From The Nation
Can the Democrats Ride a Blue Wave to Midterm Election Wins?
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Lauren Arthur is a former middle-school teacher who campaigned as a progressive Democrat in a special election to fill a Missouri State Senate seat that a Republican won in 2016 with more than 60 percent of the vote. Her race, whichhighlighted support for expanded funding of education and access to health care, was run in a district that backed Republican presidential nominees Donald Trump in 2016 and Mitt Romney in 2012.
It should have been an uphill bid.
It wasn't. On Tuesday, Arthur beat her well-funded and serious Republican foe by a landslide, winning 60 percent of the vote.
That was a big victory for Arthur, a labor-backed state representative who declared in her victory speech that "For too long the priorities and pet projects of billionaires and corporations have been put ahead of investing in Missourians. We sent a message loud and clear that we demand great public schools [and] a transparent and responsive state government."
But it was also a big victory for Democrats nationally, as this is the 42nd Republican legislative seat that has flipped to the Democrats since Donald Trump assumed the presidency.
The legislative-district wins for Democrats tend to fly under the radar. They are not as closely covered as the flipping of Alabama's US Senate seat by Democrat Doug Jones last year, or the flipping of a Republican-held US House seat by Pennsylvania Democrat Conor Lamb earlier this year. But there is a good case to be made that they provide the best measure of the resistance voting that is taking place across the country in the Trump era.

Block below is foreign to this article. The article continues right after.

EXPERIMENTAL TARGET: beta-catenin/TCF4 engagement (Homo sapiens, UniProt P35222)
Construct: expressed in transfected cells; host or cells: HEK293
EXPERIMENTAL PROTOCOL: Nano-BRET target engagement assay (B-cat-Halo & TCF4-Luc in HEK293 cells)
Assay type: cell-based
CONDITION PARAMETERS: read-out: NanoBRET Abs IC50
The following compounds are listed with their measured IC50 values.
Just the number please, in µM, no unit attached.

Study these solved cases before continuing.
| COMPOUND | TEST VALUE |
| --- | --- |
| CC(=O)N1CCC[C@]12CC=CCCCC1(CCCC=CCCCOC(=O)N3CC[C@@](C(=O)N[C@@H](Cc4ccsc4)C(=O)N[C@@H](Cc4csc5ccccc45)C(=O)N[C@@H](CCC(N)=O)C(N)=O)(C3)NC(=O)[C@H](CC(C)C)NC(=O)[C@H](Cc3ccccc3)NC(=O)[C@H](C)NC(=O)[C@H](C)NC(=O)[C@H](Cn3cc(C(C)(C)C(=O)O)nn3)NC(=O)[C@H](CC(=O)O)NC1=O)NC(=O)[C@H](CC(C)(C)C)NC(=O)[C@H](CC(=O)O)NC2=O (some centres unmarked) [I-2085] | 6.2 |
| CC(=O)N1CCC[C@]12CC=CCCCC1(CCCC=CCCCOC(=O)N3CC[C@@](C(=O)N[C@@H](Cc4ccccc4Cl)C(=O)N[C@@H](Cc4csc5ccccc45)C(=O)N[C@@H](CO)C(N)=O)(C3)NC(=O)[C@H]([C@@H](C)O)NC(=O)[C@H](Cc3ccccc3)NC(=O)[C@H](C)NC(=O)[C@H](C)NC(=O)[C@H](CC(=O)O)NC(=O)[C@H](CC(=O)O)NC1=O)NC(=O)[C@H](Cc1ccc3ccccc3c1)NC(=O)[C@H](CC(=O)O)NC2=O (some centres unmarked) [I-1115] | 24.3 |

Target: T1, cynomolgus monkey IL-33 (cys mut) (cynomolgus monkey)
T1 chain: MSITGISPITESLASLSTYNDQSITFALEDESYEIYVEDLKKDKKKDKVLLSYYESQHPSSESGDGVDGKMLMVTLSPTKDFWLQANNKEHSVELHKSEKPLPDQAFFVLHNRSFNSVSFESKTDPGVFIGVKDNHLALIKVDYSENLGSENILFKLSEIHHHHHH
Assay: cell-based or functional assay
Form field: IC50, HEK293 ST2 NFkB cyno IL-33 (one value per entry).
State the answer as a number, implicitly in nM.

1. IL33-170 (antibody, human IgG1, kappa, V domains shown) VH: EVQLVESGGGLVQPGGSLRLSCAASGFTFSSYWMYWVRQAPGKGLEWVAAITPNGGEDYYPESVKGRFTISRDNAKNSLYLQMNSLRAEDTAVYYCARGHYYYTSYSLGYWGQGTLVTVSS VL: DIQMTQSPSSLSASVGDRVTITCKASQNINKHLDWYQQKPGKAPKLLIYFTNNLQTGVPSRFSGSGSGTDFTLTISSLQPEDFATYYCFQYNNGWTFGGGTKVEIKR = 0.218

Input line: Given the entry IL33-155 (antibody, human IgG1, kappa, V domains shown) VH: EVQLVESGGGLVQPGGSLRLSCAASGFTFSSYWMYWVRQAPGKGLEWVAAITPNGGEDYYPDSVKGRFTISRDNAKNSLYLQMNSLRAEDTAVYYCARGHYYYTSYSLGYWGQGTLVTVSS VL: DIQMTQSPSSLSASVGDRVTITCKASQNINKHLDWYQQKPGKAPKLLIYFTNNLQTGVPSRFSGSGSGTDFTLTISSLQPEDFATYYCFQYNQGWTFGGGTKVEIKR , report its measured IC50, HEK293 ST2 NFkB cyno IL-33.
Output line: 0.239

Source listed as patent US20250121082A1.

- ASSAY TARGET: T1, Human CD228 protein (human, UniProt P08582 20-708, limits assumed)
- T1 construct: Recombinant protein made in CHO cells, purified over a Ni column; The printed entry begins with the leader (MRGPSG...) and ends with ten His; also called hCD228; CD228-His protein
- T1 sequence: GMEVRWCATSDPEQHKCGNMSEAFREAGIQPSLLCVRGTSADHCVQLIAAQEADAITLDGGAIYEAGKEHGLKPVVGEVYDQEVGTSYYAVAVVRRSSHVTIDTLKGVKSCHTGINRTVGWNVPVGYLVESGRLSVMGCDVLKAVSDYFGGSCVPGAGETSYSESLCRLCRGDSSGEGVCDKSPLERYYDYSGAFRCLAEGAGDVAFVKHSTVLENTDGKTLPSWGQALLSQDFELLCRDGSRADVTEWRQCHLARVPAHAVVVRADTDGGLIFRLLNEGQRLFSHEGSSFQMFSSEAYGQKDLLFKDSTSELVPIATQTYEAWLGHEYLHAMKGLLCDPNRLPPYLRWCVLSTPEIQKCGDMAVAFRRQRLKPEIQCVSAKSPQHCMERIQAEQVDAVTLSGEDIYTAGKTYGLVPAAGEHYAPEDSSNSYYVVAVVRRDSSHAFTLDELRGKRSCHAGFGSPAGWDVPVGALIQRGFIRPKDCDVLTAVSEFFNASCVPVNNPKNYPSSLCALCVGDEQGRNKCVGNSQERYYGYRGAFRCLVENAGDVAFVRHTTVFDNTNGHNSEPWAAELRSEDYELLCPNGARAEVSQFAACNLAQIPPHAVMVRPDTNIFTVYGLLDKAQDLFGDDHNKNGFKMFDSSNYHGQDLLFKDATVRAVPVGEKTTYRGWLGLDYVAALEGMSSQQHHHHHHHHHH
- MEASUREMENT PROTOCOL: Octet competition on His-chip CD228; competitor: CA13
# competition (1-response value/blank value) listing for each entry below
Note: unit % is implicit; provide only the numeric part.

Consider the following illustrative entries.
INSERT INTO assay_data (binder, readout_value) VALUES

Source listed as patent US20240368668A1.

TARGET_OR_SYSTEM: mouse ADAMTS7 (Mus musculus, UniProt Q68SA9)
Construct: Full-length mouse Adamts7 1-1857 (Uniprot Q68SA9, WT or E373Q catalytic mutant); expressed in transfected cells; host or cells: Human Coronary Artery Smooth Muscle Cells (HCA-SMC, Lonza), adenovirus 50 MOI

They signal that candidates who run bold campaigns can mobilize voters and win legislative seats that will be essential to winning back statehouses that Republicans won in the "wave" elections of 2010 and 2014.
Hailing "a 24-point swing from Donald Trump's 49-45 percent victory here in 2016," progressive analyst Carolyn Fiddler said, "Arthur is a staunch progressive who supports government ethics reforms, equal rights for Missouri's LGBTQ residents, and local autonomy for cities that want to raise their local minimum wage or enact gun-safety ordinances. Tuesday's special election took place in the shadow of the recent resignation of disgraced former Governor Eric Greitens, and it may foreshadow the impacts of the Republican's misdeeds on his party in upcoming elections. Arthur, for one, absolutely linked her GOP opponent to Greitens and the 'corrupt' state capitol in a campaign ad -- a tactic other Democratic campaign are likely to adopt for the fall."